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Nov 1 2016 00:59

What was this all about?:
https://pulsemedia.org/2016/10/30/anarchists-in-agrabah-how-faux-revolutionaries-tried-to-silence-actual-revolutionaries-at-the-london-book-fair/

Mark.
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Nov 1 2016 16:30

Robin Yassin-Kassab's response to the last link:
(posted for information, not to endorse anything or give an opinion)

https://qunfuz.com/2016/10/31/anarchism/#comment-49473

potrokin
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Nov 1 2016 23:18

Thankyou Serge. That must have been some meeting.

Vincano Atlast
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Nov 2 2016 16:40

For what it's worth: Having been inactive for many years (for health reasons) and attending my first Bookfair for about 15 years, I was pleasantly surprised at the numbers of people and the breadth of opinion and activities. Also met some old (longstanding, rather than aged) comrades and friends, so all in all a most enlightening, interesting and happy day for me.

Spikymike
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Nov 2 2016 17:03

A good venue if not so central - hopefully it was left in good order and can be used again if no other more central venue can be found - many thanks to the organisers.
Only managed to attend the CWO, AF (land and ecology) and 'Angry Workers' meetings all worthwhile. Still hoping some of the quality mix of meetings in London might be reproduced at some of the regional bookfairs or other similar cross-cutting political events.

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Nov 2 2016 17:23

I don't know how these things work, but isn't there some student anarchist group or sympathetic student union-types who could secure a venue for AB at one of the London universities, free of charge, or at low cost, some time in the future?

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Nov 2 2016 18:06
Craftwork wrote:
I don't know how these things work, but isn't there some student anarchist group or sympathetic student union-types who could secure a venue for AB at one of the London universities, free of charge, or at low cost, some time in the future?

basically the event is too big for that

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fingers malone
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Nov 2 2016 18:11

It used to be in a university in East London but now they can't have it there, I don't know why.

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Rob Ray
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Nov 2 2016 19:47

I had a chat about it on the day, basically the problem is that there's a massive price jump between the sort of small to mid-range venues the Bookfair's outgrown, and what's actually needed (ie. a proper expo venue). It goes from £7,000 to £20,000 without the in-between bit. The most likely other options have been schools and/or universities, but most are either not suitable, don't want anarchists about or aren't on a high footfall road so don't get the passing trade.

freemind
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Nov 4 2016 20:30

Glad you enjoyed it Vince!
Whilst bemused and confused at the Religious 'Anarchist' presence it was good to see many Community based libertarian groups who are active in a wide range of community,political and sport issues rather than in the past being ephemeral and marginalised.Also great meeting old DAM comrades too.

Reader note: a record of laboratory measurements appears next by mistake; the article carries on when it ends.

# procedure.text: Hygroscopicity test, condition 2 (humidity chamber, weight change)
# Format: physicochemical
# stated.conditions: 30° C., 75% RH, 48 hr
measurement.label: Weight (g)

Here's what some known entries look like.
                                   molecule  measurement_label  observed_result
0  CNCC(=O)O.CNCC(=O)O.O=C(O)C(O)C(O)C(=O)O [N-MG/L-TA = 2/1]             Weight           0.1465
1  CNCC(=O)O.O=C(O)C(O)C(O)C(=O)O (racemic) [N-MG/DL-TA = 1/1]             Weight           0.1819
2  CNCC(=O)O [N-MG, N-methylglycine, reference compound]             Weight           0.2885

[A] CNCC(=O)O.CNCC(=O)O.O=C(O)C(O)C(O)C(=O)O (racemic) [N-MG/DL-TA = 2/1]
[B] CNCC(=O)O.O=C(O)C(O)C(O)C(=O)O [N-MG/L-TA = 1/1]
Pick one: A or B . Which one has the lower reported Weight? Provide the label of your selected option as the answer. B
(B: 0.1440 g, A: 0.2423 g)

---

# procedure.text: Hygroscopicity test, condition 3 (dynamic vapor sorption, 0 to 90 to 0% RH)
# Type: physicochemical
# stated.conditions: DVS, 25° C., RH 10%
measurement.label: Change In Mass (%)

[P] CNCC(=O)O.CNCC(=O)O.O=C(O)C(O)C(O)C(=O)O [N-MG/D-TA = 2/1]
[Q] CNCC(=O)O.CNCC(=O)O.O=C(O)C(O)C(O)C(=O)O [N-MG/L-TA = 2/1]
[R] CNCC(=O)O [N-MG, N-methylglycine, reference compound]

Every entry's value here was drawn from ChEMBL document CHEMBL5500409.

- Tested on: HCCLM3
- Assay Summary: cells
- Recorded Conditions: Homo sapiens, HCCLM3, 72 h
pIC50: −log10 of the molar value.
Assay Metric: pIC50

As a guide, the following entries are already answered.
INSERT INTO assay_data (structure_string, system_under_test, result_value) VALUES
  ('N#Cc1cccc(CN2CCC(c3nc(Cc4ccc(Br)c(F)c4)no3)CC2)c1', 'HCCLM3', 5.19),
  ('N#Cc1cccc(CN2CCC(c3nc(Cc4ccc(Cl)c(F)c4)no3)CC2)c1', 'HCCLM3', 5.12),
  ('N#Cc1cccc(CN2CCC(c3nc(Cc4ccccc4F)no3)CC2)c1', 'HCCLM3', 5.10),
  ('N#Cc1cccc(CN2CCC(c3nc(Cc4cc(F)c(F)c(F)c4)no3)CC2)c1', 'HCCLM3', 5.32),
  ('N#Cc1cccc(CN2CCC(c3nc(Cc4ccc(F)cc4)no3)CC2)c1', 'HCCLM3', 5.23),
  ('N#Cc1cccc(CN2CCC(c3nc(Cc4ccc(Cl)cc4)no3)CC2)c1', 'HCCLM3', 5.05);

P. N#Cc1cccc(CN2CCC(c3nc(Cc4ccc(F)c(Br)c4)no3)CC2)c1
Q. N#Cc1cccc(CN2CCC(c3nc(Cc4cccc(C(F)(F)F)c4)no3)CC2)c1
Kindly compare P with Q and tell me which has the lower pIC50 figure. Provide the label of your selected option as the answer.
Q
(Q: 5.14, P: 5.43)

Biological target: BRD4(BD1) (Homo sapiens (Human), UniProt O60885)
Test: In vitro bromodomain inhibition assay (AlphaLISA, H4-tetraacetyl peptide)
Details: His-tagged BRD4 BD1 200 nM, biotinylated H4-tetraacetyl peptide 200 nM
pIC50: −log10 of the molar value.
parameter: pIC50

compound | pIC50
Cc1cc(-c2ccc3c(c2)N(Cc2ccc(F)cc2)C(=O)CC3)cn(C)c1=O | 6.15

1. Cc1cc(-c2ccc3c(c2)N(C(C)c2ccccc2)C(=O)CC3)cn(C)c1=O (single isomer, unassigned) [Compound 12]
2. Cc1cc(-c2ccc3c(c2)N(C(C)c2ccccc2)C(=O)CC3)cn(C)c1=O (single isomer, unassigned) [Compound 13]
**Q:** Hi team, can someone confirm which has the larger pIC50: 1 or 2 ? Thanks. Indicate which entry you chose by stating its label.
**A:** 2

S Melmoth
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Nov 5 2016 00:06

It's now a week since the bookfair and the disgraceful nationalist antics at the Syria meeting, At this meeting we had a small demonstration of how any attempt at discussion or any opposition to a nationalist vision can be violently repressed. Just a small peek you understand, for a larger picture look at Syria. You would have had to be at the meeting to really experience it's violent and sinister opposition to any other vision other than that of the nationalist clique of supporters of the PKK/YPG or the organisers of the meeting. In reality, it took me back to meetings on Ireland and other 'National Liberation Struggles' where opposition to nationalist perspectives were meet with the same intimidation. - “you cannot speak, and if you do and say anything to oppose us, we will maim you or kill you” Don't you remember those times comrades?. As I looked around at the audience (and these were mostly anarchist comrades I saw intimidation and fear. Indeed, I felt that myself and for my comrade). this is what was implicitly contained in this incident.
As far as I know two comrades from the ICC opposed what went on. Believe me comrades I hope it was more. Some anarchist comrades have posted and opposed what went on on this site, but very few. Don't you care who you allow to have meetings at your Bookfair? What is laughable is that you had the SPGB (I don't share their politics) on a stall outside the meeting who really do oppose nationalism they and the ICC have been refused stalls and meetings at your event, because -”They do not fit the anarchist criteria” In the twee discussion on the venue that's been posted here we can ask a more important question - are we to have the same thing next year?
Melmoth

Mark.
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Nov 5 2016 08:05

Here's a recording of a talk Leila Al Shami and Robin Yassin Kassab gave at SOAS on Wednesday. I expect it's pretty much what they were intending to say at the bookfair.

https://soundcloud.com/hummusforthought/whatisatstakeinaleppo

S Melmoth
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Nov 6 2016 16:14

Still no answer?
Again I ask the question are you anarchists happy with the way that this meeting on (Syria) has unfolded? and the (non) response afterwards. What has happened to your sense of Internationalism? Listened to the talk from Lelia Al Shami and Robin Yassin Kassab. Total nationalist perspectives. Where do you stand Internationalist Anarchists? Are you happy to be involved with such company? Comrades such as Spikymike, the AF and the MDF where do you stand on inviting the nationalists back to the next ABF?
Melmoth